Her sound wasn’t her only strife. Houston was also hiding her romance with Crawford. An all-state basketball star two years her elder, Crawford met Whitney when the singer was just a 16-year-old with a summer job at a community center, but she already had big visions for the future. “She looked like an angel,” Crawford recalled in an Esquire tribute the day after Whitney’s death. “Not long after I met her, she said, ‘Stick with me, and I’ll take you around the world.’ She always knew where she was headed.” Their first stop together: a shared apartment, when Whitney moved out of the family home at 18.
“I don’t think she was gay, I think she was bisexual,” Whitney’s make-up artist and friend Ellin Lavar noted in Whitney: Can I Be Me. “Robyn provided a safe place for her. In that Whitney found safety and solace.”
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But not the freedom to come clean about her romance. Brown told Us Weekly he thought “Whitney would still be alive today” if Crawford had been accepted into her life (she quit as Whitney’s creative director in 2000), but the singer felt the need to keep their bond hidden, fearing Cissy’s disapproval.
She was right to worry. In her 2013 book, the matriarch wrote about her dislike for Crawford, a woman she thought spoke too much and acted overly familiar. Her words caused Oprah Winfrey to ask her in an interview that same year, “Would it have bothered you if your daughter was gay?” “Absolutely,” Cissy answered. Would she have condoned it? “Not at all.”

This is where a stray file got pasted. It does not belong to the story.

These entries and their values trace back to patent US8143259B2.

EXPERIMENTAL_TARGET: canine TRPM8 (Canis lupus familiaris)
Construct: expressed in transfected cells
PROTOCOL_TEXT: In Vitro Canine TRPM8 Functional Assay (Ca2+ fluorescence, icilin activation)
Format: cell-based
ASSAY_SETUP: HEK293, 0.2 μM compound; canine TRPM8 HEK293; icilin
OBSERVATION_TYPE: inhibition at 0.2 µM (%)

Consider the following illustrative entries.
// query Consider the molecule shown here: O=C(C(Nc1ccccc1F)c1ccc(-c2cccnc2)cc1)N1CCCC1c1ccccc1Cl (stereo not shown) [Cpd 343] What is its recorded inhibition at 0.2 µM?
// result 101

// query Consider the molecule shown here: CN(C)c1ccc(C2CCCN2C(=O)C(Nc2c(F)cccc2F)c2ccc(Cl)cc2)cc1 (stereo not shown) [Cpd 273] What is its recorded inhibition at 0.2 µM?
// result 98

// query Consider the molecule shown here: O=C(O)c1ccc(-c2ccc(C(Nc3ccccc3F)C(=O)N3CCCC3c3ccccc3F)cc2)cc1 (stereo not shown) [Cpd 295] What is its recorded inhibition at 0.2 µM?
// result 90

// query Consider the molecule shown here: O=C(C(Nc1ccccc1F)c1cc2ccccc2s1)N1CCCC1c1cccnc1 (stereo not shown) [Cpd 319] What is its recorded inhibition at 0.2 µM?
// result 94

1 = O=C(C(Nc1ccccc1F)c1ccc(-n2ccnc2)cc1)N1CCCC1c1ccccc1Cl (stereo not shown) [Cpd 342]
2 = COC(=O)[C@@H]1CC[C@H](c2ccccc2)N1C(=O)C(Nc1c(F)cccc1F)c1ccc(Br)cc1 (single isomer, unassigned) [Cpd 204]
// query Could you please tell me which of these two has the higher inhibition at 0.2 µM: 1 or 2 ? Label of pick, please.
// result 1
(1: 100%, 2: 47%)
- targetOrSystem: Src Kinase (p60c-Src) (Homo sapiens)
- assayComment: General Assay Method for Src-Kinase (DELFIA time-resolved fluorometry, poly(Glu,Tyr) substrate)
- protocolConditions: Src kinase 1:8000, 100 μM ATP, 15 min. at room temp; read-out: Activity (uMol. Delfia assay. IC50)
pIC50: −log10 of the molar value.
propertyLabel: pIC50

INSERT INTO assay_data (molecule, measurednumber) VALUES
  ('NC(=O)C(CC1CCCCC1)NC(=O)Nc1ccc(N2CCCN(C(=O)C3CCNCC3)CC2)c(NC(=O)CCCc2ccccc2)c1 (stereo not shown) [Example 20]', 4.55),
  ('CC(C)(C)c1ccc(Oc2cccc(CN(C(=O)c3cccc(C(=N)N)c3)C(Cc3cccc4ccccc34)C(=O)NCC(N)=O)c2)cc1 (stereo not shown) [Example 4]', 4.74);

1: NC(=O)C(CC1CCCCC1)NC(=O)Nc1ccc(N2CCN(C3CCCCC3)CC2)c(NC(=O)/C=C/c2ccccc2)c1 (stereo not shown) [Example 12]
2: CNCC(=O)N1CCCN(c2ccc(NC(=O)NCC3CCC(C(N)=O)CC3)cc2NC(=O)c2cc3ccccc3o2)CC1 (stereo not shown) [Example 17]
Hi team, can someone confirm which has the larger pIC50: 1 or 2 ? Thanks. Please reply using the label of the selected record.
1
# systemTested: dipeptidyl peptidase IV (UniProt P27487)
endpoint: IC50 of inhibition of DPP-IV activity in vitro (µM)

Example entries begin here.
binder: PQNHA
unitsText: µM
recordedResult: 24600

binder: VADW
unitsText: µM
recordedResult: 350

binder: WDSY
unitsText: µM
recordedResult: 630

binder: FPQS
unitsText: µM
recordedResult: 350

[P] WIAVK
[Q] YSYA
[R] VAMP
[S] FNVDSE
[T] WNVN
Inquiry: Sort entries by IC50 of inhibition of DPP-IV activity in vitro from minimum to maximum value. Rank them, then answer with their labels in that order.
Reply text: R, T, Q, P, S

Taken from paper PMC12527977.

So when Whitney crossed paths with Brown at that same fateful Soul Train Awards, the New Edition bad boy (at 20 he’d already been shot at and stabbed and fathered two kids) seemed the perfect solution to both of her problems and the instantly smitten singer reportedly declared, “That is going to be my husband.” They wed in front of 800 guests at her New Jersey mansion in July 1992 and welcomed Bobbi Kristina eight months later.
Together, they were a formidable pair. Brown gave Whitney the street cred she so desperately desired as she continued to churn out pop hits and venture into acting, with her first memorable role as a pop diva in 1992’s The Bodyguard. (Thanks, in large part to her stunning version of Dolly Parton‘s “I Will Always Love You,” the film would produce the best-selling soundtrack of all time.)
But their union was an uneasy one. In Derrick Handspike’s unauthorized biography Bobby Brown: The Truth, The Whole Truth and Nothing But… he quotes Brown as saying, “Now I realize Whitney had a different agenda than I did when we get married. I believe her agenda was to clean up her image while mine was to be loved and have children. Whitney felt she had to make rumors of a lesbian affair go away. Since she was American Sweetheart and all, that didn’t go too well with her image. In Whitney’s situation the only solution was to get married and have kids. That would kill all speculation whether it was true or not.”